Since 2001, only Pine Knob’s name has escaped the soul at the venue, which has been renamed the DTE Energy Music Theatre, evoking old-summer charm to the raucous and festive music nights north of Detroit.
Now, that classic name is back in the marquee: Pine Knob Music Theater is once again the official designation of the beloved Clarkston Amphitheater, which routinely ranks among the highest-grossing in the country.
The renaming of Pine Knob was revealed Friday morning by the site’s operator 313 Presents, after the 20-year DTE Energy naming deal expired in late December. New partners United Wholesale Mortgage (UWM) and Trinity Health were also announced as part of a multi-year agreement that will keep “Pine Knob” safe for some time to come.
The company also revealed a logo dating back to the original Pine Knob — including the vintage ’70s-style font — with a fresh take on its woody summer theme.
The revival of the Pine Knob name, which comes as the runway begins in celebration of the 50th anniversary, will be music to the ears of Michigan music fans, many of whom have continued to use the old moniker after years of switching.
For concertgoers coming of age in the ’70s, ’80s, and ’90s, it may also be a snapshot of nostalgia after nearly two years of pandemic-induced turmoil in the world of live music.
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Passion deepened with the old name, and it became a badge of authenticity for performers and audiences: one of the easiest phrases of applause for the visiting artist was the phrase “Hello, Pine Knob!” From the stage, while dressmakers found a cottage industry with T-shirts and other things with the slogan “I still call it a pine handle.”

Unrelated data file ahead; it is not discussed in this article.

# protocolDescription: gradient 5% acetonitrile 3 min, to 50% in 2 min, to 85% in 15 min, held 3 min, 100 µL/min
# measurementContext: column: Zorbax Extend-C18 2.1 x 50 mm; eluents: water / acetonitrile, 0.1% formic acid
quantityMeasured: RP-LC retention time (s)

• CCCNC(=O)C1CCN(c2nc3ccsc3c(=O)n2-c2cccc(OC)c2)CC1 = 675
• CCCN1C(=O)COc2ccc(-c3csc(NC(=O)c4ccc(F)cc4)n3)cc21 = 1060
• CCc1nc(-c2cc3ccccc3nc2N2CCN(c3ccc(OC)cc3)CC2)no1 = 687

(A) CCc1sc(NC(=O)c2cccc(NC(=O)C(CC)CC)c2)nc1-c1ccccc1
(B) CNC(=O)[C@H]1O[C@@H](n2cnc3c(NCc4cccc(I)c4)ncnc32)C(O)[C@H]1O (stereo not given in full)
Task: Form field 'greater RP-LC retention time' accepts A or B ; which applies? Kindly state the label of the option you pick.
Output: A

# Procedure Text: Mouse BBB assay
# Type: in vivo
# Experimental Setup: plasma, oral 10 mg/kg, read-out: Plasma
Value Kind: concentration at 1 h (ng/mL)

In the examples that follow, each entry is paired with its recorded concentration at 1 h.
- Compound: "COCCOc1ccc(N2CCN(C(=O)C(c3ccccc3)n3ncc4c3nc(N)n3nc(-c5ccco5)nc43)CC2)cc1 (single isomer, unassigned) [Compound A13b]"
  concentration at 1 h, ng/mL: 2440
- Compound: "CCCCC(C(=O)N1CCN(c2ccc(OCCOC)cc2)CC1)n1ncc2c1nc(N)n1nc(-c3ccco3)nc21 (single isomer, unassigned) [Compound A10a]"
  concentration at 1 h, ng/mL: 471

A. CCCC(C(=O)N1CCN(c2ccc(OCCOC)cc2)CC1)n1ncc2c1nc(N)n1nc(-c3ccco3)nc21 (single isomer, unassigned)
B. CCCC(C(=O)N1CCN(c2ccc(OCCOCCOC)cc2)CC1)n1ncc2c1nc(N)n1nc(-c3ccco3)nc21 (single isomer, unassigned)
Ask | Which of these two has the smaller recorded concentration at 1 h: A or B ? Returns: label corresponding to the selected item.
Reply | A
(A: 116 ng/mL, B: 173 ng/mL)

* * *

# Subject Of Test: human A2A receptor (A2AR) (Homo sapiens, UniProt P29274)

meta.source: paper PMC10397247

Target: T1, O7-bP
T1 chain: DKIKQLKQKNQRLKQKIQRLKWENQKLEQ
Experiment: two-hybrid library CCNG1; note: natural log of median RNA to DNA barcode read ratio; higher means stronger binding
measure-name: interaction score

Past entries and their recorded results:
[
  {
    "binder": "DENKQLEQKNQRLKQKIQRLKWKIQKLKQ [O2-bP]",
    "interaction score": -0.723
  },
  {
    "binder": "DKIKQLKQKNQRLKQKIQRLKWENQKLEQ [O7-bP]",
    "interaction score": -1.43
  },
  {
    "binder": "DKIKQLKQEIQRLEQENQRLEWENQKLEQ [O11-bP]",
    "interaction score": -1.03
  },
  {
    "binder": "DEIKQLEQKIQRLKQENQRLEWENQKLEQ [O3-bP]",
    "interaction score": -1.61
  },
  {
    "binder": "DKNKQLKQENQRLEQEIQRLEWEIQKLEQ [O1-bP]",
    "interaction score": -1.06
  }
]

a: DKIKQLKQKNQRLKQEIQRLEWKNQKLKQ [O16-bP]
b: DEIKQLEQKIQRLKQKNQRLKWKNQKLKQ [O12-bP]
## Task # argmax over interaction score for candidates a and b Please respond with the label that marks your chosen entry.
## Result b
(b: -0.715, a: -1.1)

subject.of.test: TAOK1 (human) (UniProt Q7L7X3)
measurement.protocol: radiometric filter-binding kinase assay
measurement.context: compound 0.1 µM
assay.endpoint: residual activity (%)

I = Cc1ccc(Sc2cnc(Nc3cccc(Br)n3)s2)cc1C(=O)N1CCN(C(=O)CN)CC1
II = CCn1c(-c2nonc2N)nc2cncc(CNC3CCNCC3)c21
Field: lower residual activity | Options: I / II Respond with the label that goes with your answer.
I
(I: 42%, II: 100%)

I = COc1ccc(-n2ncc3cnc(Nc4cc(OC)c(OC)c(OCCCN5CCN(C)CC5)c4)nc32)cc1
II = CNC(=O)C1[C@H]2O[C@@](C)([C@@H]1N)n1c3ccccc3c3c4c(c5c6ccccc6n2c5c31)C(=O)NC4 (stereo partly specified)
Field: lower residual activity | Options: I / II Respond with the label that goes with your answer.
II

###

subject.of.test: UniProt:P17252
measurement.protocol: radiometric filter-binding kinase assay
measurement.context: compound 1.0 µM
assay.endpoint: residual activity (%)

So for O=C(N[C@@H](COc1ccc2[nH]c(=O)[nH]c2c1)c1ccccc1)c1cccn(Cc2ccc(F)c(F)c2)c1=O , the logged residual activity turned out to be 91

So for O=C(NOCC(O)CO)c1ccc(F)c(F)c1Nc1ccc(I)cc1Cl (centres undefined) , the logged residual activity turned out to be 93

The revival of a classic name is a rare reversal in the modern world of entertainment and sports, where corporate naming sponsorship has become a major source of revenue and billions of dollars. A handful of A-list concert venues have withstood the renaming trend, among them Madison Square Garden in New York, Hollywood Bowl in Los Angeles, and Red Rocks Amphitheater in Colorado.
And now, Pine Knob, one of the oldest and most successful American stands designed specifically for folk music, will return to join the list of esteemed names.
313 presents the renaming of Pine Knob as a nod to the past and a new vision for the future. The company is a joint venture between Ilitch Entertainment Operations and Tom Gores, and also oversees shows at Little Caesars Arena, Fox Theater, and many other venues. The Gorges acquired the runway in 2011 when they purchased the Detroit Pistons, Auburn Hills mansion, and related interests from the Davidson family.
“It’s a great landmark. It’s perfect for a 50th anniversary celebration. Summer music season is a ritual for people in our part of the world,” said Howard Handler, president of 313 Presents. “This is where you spend a lot of great summer nights. We’re really excited for season 22 and the future of this whole thing. “
Handler said the journey to reclaim the Pine Knob name began in 2020, when “we realized the potential to reimagine the partnership model.”
Handler, a metro Detroit native who headed into executive marketing business with the NFL, Madison Square Garden and Major League Soccer, returned to Michigan in late 2019 to take over at 313. He said he was shocked by the perpetual resonance of Pine Knob’s name after nearly Two decades after his retirement.
“We realized that it was unlikely that DTE (as sponsor of the label) would return, that their priorities had changed, and that we were in a position to have some different conversations,” Handler said, citing conversations with UWM and Trinity Health. “We told them our basic idea – ‘Hey, we’re thinking about bringing the original name back again’ – and they were both really excited. They thought it was the smartest thing, and they wanted to get involved.”